While you won't find wedding etiquette books declaring a wedding program a must-do, there are certain ceremony instances where wedding programs are more important than others.
If you have a large wedding, a traditional ceremony, or a long wedding ceremony ahead, a wedding program can be a courteous way of letting guests know what to expect. Here are the essentials to make your wedding program a wonderful souvenir for your guests and personal keepsake for you.
Part One: The Wedding Program Cover
The cover of your program can be as elaborate or as simple as you want. The most important details on this page are going to be the date and the couple's names. Including the place of the ceremony and a picture of the couple are additional tidbits of information that can personalize your program. If you have a theme in your wedding this is the perfect place to add that vintage seashell detail or an image of a cowboy boot.
Part Two: The Wedding Program Inside Cover
For brides who want to keep their program cover sleek and minimal, it's best to choose a monogram or a simple initial detail. You can then reserve space on the inside cover of the program for all of the wedding day details. If you chose not to include the date, time, names, and location of the ceremony on the front cover, this information should be visible above the order of events.
When it comes to mapping out your order of events, be sure to include the following details:
Processional & Recessional Music
A listing of your music not only gives guests insight into your choices, but also helps them identify songs that they love (because, seriously, other weddings are the best places to steal ideas).
The Officiant's Greeting
This doesn't need to be included in every program, but is a lovely idea when the officiant has a special connection with the couple.
Be sure to cite your readings (your guests might like to read more from the author later) and to also include the name of the reader.
Not all prayers need to be included, but if one is particularly meaningful to you, this is a great place to share it.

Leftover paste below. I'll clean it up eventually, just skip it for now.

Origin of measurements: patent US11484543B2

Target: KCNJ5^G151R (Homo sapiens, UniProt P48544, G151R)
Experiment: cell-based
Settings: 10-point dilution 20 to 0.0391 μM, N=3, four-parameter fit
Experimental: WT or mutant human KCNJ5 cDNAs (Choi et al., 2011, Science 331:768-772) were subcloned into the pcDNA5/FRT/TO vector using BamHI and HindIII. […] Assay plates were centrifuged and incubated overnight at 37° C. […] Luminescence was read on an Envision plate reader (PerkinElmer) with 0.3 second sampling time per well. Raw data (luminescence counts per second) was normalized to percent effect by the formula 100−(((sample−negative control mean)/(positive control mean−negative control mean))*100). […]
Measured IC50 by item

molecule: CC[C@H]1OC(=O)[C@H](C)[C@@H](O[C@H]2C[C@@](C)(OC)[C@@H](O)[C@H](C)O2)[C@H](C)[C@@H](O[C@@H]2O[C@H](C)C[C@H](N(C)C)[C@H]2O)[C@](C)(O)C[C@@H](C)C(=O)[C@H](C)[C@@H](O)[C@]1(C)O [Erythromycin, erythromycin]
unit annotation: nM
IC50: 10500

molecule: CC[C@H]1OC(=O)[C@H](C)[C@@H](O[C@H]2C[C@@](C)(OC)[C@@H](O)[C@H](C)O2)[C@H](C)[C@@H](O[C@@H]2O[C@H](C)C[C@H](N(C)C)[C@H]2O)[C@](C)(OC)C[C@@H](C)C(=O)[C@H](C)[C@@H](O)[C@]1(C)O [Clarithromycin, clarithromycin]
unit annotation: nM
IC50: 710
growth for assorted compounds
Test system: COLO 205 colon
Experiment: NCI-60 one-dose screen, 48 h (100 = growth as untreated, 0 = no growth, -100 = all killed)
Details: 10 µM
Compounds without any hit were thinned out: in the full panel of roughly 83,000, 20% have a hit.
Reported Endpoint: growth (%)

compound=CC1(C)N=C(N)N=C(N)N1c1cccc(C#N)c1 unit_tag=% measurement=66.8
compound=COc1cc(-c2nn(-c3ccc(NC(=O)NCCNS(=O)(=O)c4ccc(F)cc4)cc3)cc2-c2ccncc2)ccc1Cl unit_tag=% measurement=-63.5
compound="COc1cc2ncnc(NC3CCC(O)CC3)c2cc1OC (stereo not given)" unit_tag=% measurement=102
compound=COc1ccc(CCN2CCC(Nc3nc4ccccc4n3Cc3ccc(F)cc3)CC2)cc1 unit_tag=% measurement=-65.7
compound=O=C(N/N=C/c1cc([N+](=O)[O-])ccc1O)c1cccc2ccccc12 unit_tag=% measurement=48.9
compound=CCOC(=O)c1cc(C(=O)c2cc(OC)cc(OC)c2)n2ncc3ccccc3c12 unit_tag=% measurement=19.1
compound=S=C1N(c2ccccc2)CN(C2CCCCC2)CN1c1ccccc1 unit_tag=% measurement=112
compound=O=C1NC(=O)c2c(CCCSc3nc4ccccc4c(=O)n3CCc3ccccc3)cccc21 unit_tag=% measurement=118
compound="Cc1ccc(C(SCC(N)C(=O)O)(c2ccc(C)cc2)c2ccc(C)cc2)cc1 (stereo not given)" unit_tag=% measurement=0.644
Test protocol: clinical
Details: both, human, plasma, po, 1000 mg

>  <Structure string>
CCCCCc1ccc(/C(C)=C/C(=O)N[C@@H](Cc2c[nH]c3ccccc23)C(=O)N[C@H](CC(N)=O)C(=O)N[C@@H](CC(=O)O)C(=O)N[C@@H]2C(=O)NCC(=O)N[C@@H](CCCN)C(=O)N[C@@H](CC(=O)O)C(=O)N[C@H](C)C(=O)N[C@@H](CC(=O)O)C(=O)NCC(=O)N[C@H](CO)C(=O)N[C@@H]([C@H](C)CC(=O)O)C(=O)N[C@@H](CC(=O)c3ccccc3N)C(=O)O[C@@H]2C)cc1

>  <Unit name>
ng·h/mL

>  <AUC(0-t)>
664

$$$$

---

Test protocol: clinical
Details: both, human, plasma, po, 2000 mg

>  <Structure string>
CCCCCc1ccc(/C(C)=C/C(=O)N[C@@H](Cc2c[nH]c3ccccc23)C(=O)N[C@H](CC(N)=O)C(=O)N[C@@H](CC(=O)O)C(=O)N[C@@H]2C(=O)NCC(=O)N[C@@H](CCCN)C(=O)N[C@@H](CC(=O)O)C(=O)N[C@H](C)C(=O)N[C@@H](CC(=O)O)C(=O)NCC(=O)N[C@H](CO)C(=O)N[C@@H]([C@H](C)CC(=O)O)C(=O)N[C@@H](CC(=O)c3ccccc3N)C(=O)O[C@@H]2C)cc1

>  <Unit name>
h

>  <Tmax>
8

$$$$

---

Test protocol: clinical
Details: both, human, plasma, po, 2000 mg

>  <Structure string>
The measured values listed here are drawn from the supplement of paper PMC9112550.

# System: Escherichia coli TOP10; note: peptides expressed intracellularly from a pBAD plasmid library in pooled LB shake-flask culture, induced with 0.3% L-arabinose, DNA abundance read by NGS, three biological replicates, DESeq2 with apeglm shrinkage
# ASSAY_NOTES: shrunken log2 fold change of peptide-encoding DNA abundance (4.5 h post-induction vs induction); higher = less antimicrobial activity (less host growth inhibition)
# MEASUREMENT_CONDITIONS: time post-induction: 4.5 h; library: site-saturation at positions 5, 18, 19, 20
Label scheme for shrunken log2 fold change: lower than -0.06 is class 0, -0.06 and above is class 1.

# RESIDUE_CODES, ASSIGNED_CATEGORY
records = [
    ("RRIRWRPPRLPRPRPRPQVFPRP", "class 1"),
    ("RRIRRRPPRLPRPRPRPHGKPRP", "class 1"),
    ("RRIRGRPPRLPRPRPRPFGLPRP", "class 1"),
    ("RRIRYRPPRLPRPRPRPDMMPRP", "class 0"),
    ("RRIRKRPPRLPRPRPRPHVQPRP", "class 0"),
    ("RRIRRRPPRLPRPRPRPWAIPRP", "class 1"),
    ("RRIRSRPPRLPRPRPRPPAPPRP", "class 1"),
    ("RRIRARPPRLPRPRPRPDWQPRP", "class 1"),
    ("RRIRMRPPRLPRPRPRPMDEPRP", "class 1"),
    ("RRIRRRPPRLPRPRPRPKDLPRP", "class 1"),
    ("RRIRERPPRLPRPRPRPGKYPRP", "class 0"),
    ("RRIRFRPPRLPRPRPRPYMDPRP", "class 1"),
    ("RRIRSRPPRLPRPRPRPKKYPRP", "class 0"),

Exchanging of Vows & Ring Ceremony
You can simply list these in the schedule without any clarifying statements. Some couples choose to print out their vows in their wedding programs, but it's really not necessary (and can also add a significant amount to your design and printing costs).
Communion, Lighting of the Unity Candle, or Special Song
If your ceremony has specific religious or spiritual elements that some guests may be unfamiliar with, write an explanatory line or two about the ritual's significance.
Pronouncement of Marriage
We're going to be honest. You put this line in your program to let guests know that party time is right around the corner.
Part Three: The Wedding Party Page
When you bring two families together, there will be plenty of guests who don't know each other. Including a list of the bridal party and their relation to the bride and groom will make the reception an easier transition for all guests. It is also a way to thank those hand-picked people personally for choosing to be a part of your special day. Here is an example of how your wedding party section should look:
Officiate: Pastor Timothy Wainwright
Parents of the Bride: Lucas and Mary Moore
Parents of the Groom: Paul and Patty Smith
Maid of Honor: Sarah Nintman
Best Man: Greg Howard
Bridesmaids: Lanae Johnson, Jessica Oster
Groomsmen: John Hill, Mark Webb
If you would like to include grandparents or step-parents, this is the place to honor them as well. Also, after the wedding party is listed, it is not uncommon for the bride and groom to include a couple of sentences as a thank you to all of the family and guests who participated in their wedding. You can make your program full of personal details or very streamlined and traditional. The choice is entirely up to you.